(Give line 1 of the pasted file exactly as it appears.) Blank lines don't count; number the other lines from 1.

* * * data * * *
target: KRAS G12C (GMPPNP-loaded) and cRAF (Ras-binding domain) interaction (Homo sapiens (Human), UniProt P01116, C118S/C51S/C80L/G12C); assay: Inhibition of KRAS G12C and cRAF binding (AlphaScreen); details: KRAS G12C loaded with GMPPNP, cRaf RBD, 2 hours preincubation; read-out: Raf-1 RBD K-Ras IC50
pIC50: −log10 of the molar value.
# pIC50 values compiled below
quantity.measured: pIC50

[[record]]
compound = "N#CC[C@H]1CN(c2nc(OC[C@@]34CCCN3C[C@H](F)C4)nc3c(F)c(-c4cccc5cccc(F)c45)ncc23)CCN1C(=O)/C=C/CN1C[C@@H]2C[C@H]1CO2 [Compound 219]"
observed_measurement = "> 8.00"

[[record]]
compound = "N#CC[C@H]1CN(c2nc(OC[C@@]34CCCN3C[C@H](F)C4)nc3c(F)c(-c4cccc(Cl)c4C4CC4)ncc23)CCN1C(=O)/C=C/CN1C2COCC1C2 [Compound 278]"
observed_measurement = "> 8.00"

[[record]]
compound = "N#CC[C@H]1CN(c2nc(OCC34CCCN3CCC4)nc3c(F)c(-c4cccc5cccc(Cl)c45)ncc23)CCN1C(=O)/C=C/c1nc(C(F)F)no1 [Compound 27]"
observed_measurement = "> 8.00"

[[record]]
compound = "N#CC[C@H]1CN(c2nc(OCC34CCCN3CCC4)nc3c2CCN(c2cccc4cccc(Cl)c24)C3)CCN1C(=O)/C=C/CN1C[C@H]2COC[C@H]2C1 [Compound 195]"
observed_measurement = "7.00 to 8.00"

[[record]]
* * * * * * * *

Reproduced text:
target: KRAS G12C (GMPPNP-loaded) and cRAF (Ras-binding domain) interaction (Homo sapiens (Human), UniProt P01116, C118S/C51S/C80L/G12C); assay: Inhibition of KRAS G12C and cRAF binding (AlphaScreen); details: KRAS G12C loaded with GMPPNP, cRaf RBD, 2 hours preincubation; read-out: Raf-1 RBD K-Ras IC50